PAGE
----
I’ve grown slightly weary of cooking full deal meals. My tendency these days is to prepare a big pot of soup or stew, a casserole or a piece of protein and some sides that I can call dinner for at least two or three nights. Everyone is on their own for breakfast or lunch.
Lately I have been eating small meals or snacks throughout the day. I call it “snackertainment”! I rarely wake up ravenous and as the day moves along my appetite picks up a bit. Fruit, cheese and crackers is a favorite at mid-day. It’s easy, quick and provides some simple variety. Leftovers is an easy choice as well.
This snack is one of my favorites. These dried fruit/nut balls are easy to make, come together quickly and can be adjusted to your preference/availability of ingredients. They are delicious, nutritious and provide a good hit of energy. I hope you enjoy making and eating them.
Almond Date Balls
Feel free to experiment with a variety of dried fruit, nuts, and spices, which offer a diverse range of nutritional benefits. Cardamom helps with digestion and lowers blood pressure. Almonds, another ingredient in this recipe, are high in minerals, and are approximately 72 percent monounsaturated (good) fat, which promotes the fluidity of cell membranes and enhances cellular communication and overall function. One of the joys of this recipe is that you can vary the ingredients in order to use what you already have in your cupboard. Don’t have almonds? Use walnuts or pecans instead. Don’t have raisins? Use dried cranberries or apricots.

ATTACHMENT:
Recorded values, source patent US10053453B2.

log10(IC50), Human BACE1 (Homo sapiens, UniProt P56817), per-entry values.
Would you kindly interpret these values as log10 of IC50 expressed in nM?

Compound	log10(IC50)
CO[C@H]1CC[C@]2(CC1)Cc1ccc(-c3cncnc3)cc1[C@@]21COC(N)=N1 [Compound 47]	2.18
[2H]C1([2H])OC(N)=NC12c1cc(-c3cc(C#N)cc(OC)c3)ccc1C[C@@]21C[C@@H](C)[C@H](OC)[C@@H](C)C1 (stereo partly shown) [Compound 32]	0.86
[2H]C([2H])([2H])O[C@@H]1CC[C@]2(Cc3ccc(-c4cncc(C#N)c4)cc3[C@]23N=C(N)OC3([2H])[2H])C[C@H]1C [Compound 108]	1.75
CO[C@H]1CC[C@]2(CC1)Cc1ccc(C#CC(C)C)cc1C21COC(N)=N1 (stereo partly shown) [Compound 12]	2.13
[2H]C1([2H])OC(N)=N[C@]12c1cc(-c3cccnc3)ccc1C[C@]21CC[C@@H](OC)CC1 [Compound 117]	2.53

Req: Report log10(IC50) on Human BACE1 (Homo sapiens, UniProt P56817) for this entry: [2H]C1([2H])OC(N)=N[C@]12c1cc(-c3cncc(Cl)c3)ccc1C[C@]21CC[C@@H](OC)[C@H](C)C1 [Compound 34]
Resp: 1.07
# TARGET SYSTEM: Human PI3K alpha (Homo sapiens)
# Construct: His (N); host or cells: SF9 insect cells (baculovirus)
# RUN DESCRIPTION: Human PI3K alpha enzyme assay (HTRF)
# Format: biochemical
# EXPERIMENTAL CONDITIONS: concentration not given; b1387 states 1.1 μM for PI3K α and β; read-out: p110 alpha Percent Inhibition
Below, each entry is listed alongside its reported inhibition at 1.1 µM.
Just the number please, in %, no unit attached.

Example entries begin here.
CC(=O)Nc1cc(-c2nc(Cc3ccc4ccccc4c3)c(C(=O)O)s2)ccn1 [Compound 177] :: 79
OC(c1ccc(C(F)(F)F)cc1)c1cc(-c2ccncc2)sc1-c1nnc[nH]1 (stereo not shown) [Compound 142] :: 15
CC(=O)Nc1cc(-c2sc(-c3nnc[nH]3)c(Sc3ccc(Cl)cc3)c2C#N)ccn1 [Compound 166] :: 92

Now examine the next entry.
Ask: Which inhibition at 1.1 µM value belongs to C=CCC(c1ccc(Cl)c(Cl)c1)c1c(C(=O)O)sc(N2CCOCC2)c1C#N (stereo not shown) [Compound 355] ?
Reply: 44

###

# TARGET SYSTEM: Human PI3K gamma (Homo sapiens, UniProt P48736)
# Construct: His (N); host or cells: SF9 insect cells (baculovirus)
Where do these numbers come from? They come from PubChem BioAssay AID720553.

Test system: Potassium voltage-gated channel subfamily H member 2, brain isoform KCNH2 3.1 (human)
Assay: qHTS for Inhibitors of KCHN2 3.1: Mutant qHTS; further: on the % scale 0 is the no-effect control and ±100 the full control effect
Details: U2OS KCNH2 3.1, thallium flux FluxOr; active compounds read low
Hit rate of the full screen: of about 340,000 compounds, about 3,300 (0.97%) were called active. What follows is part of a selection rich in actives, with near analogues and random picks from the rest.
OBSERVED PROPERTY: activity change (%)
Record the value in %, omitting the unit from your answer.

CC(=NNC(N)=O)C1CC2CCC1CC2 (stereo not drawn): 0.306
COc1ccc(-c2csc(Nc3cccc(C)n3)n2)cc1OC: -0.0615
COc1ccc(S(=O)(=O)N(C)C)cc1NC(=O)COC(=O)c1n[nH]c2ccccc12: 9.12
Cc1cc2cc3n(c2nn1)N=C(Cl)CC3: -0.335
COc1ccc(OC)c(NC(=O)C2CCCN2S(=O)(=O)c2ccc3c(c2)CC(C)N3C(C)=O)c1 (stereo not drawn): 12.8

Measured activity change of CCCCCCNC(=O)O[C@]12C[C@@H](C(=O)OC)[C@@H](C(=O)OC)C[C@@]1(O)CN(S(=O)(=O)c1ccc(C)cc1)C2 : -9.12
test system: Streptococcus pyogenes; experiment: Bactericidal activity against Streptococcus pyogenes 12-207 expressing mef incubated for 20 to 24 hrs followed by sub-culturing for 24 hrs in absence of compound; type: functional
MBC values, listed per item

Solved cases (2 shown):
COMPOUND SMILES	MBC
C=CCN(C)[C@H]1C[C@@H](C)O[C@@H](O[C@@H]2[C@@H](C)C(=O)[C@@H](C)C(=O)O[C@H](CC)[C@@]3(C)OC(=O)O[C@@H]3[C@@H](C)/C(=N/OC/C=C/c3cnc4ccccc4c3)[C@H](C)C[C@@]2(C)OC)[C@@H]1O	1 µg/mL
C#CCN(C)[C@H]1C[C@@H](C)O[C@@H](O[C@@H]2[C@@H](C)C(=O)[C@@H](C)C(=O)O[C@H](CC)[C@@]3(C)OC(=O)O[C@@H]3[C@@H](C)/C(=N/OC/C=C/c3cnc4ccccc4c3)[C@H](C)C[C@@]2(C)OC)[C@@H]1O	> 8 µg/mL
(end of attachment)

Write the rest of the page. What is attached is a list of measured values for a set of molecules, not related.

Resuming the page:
Makes 12–20, depending on size (but you will want to make more!)
8 whole pitted dates
¼ cup raisins (you can used golden raisins or dried cranberries if you prefer)
½ cup raw whole almonds
1 teaspoon ghee (optional)
2 tablespoons honey
½ teaspoon plus ground cardamom (or to taste)
¼ teaspoon vanilla
½ cup ground coconut or almonds (or combination…can be lightly toasted if you prefer.)
Soak the dates and raisins in hot water for five minutes. In a food processor, grind the almonds, stopping before they become pasty. Drain the dates and raisins, saving the soaking water, and add to the food processor with the ghee (if using), honey, cardamom and vanilla.
Mix until the dried food is well blended, but be careful not to overblend or it will become a paste. You may need to use a little bit of the fruit-soaking water to get the right consistency, especially if you’re not using ghee.
Remove mixture from blender and roll into small balls. Roll each ball in either ground coconut or ground nuts. Refrigerate balls before serving; they will keep for two weeks in the refrigerator.
— By Deborah Binder
Deborah Binder lives in Edmonds with her family. She is “dancing with N.E.D.” (no evidence of disease) after being diagnosed with ovarian cancer in 2009. She is a foodie who loves to cook from scratch and share her experiments with her family and friends. She attended culinary school on the East Coast and freelances around town for local chefs. Her current interest in food is learning to eat for health and wellness, while at the same time enjoying the pleasures of the table. As Julia Child once said, “Everything in moderation including butter.” Deborah can be contacted at firstname.lastname@example.org.